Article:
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Edited by Judith Willson
ISBN: 978 1 857547 25 2
Categories: 18th Century, 19th Century, Women
Published: August 2003
217 x 137 x 8 mm
Publisher: Carcanet Press
Ah! hills so early loved! in fancy still
I breathe your pure keen air; and still behold
Those widely spreading views, mocking alike
The poet and the painter's utmost art.
And still, observing objects more minute,
Wondering remark the strange and foreign forms
from Beachy Head
Charlotte Smith (1749-1806) was a prolific writer whose independence of outlook marks her out as a strikingly modern figure. Her poetry was admired by Wordsworth, and although her work was later neglected, she is now being recognised as a major poet whose Romantic sensibility was an expression of specifically female experience. This selection reveals Charlotte Smith as a moving, memorable poet, her responses to natural and emotional landscapes marked by vividly particular observation.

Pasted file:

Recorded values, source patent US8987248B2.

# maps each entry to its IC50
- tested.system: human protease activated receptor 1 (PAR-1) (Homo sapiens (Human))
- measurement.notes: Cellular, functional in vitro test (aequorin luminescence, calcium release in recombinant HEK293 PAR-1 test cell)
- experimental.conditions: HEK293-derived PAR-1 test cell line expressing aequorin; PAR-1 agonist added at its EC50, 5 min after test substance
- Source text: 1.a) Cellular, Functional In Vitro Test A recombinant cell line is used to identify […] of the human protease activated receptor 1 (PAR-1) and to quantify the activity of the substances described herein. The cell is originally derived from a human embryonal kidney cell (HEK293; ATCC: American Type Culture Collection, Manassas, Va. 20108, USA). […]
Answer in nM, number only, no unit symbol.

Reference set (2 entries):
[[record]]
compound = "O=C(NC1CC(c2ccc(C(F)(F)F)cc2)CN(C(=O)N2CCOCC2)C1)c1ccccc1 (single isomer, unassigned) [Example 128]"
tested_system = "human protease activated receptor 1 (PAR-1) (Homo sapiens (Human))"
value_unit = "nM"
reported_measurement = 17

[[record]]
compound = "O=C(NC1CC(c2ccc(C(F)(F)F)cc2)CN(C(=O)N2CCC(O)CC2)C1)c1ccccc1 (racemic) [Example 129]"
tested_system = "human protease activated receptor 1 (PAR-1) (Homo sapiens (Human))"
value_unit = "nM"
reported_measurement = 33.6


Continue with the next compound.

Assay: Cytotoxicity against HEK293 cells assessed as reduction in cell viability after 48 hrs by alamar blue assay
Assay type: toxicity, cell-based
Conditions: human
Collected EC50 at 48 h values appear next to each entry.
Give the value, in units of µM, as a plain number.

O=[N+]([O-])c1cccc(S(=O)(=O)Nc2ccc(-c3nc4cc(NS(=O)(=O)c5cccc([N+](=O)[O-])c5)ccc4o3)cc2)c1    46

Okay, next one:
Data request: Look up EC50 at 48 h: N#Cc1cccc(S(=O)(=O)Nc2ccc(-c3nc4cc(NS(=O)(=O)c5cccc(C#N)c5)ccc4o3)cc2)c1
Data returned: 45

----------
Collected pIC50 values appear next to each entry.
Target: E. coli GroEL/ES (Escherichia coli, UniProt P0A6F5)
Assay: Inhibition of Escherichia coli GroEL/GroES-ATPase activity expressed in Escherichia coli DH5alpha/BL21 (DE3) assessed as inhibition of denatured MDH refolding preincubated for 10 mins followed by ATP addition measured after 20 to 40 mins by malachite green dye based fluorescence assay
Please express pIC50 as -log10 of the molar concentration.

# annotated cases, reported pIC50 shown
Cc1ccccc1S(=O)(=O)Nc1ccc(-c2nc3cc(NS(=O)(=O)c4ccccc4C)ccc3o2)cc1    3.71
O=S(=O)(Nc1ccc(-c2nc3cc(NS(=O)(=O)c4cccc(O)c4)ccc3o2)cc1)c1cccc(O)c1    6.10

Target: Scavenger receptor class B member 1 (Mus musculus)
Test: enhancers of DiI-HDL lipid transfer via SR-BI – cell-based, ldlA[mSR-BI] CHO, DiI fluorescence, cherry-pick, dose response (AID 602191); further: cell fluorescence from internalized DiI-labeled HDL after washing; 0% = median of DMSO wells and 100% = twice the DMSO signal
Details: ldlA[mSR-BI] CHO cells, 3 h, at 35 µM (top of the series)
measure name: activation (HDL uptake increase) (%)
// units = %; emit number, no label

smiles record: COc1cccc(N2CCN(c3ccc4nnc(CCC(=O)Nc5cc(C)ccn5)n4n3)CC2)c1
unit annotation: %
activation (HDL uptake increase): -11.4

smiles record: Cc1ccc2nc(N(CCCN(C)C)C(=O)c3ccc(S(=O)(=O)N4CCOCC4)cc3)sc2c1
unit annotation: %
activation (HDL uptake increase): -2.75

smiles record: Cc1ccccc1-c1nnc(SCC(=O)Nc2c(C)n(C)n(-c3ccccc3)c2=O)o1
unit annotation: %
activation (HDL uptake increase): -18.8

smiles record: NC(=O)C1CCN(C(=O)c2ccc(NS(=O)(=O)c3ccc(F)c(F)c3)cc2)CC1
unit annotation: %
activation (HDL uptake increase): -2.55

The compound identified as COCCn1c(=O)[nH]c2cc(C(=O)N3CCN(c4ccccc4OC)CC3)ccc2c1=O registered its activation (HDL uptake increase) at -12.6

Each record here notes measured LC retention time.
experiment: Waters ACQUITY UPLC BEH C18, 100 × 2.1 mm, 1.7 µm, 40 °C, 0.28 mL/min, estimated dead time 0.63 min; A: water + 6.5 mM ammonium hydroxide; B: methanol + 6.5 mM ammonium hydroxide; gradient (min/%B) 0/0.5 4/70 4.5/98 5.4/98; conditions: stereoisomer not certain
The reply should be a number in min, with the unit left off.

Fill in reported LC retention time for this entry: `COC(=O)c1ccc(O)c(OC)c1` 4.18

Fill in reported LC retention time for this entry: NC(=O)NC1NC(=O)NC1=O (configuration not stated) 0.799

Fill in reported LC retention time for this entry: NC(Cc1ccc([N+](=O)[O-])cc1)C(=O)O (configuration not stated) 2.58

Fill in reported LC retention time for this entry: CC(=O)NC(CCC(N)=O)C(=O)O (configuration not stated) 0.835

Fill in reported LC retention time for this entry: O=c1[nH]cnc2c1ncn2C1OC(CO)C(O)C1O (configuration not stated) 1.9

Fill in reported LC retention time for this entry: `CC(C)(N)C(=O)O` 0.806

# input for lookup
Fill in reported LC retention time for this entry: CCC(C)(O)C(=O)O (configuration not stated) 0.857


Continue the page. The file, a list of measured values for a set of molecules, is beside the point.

This selection provides an ideal introduction to the full range of Charlotte Smith's work. Her influential sonnets and her poems for children, extracts from her French Revolution poem 'The Emigrants' and the full text of her astonishing 'Beachy Head' are included here. Judith Willson's introduction and notes give the background to Smith's life and clarify the detail of her poems.
Table of Contents
Introduction - Judith Willson
Note on the Texts
from Elegiac Sonnets and Other Poems
Verses Supposed to Have Been Written in the New Forest, in Early Spring
The Forest Boy
from The Emigrants
from Conversations Introducing Poetry; Chiefly on Subjects of Natural History, For the Use of Children and Young Persons
A Walk by the Water
The Hedgehog Seen in a Frequented Path
To the Firefly of Jamaica, Seen in a Collection
To a Geranium which Flowered during the Winter. Written in Autumn
from Beachy Head and Other Poems
Praise for Judith Willson Judith's poem 'A Bone Flute' from her debut collection Crossing the Mirror Line was Guardian Poem of the Week on 8th January 2018
'Judith Willson's poetry takes us, in a dazzling flow of images, to lives which have the solidity of Central European fairytale with all the frightening reality of history behind them. Richly inventive in form and precise in tone, this is an amazingly assured debut collection.'
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